American Classics

0 of 5 stars

West Side Story – Symphonic Dances
Billy the Kid – Suite
An American in Paris

Royal Philharmonic Orchestra
John Baltimore

Recorded 12 & 13 July 2006 in Blackheath Halls, London, SE3

Reviewed by: Hank Denver

Reviewed: June 2007
Duration: 69 minutes

This selection of pieces does indeed constitute “American Classics”. Captured in very good recorded sound – warm, tangible and detailed (albeit with a slight electronic ‘buzz’ noticeable in the very quietest passage) – the American John Baltimore (with a surname like that could he be any other nationality, writes Hank Denver!) – a percussionist who seems as much a music educator as a conductor – enjoys a co-operative relationship with the Royal Philharmonic in these enjoyable performances.

An American in Paris – by George! – is made whimsical, expressive and spontaneous – but some passages lack poise and a couple of moments might usefully have been re-made; yet a real, even unedited performance seems the end result. There is a doubt, though, whether ‘real’ car-horns are used; some ‘notes’ seem more from brass and wind instruments, and while others do have some of the ‘flavour’ of the real thing, the ear is not entirely convinced; a particular flavour of the score is compromised. Even if the car-horns are ‘authentic’, then they need to be in pitch – and are – but also more disruptive and more distinct in timbre – which they are not. Nevertheless, Baltimore’s affectionate conducting and the RPO’s responsive playing combine for a likeable version.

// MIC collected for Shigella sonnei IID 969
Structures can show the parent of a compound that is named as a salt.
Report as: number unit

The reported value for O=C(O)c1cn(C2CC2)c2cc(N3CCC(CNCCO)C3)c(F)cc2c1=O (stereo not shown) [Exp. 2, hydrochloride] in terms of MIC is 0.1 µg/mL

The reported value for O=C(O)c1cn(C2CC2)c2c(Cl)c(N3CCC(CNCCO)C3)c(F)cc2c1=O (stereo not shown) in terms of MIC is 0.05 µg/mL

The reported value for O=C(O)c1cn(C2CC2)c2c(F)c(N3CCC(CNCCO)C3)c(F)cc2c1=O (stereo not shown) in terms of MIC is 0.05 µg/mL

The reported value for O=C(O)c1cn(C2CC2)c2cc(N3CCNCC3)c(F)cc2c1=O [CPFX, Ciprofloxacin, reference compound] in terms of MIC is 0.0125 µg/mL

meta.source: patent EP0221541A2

The drama, pathos and humour, and also the loneliness and nocturnal pensiveness, are well conveyed in Billy the Kid; yet the percussion-dominated ‘Gun Battle’ lacks drama – surprising given the conductor’s background but this scene is also hampered by being under-tempo – and, again, generally speaking, the performance is enjoyable.

So, too, is West Side Story – good to see Irwin Kostal and Sid Ramin credited with the creation of the Symphonic Dances from Leonard Bernstein’s fantastic piece of music-theatre – and while separate tracks for the various sections would have been useful (as they would in the Copland) this is a vital and ardent version that has a goodly amount of edge to match the story-line (the feuding gangs and ill-fated love based on Shakespeare’s “Romeo and Juliet”).

The composer’s last recording of the Dances (with the LA Philharmonic, for Deutsche Grammophon) is mandatory listening for its sear and guts, but Baltimore and the RPO come close – Latin-American percussion and cries of “Mambo” adding to the vibrancy and ‘Somewhere’ a moving retreat and intense wish for something beyond – and that’s a heady recommendation.

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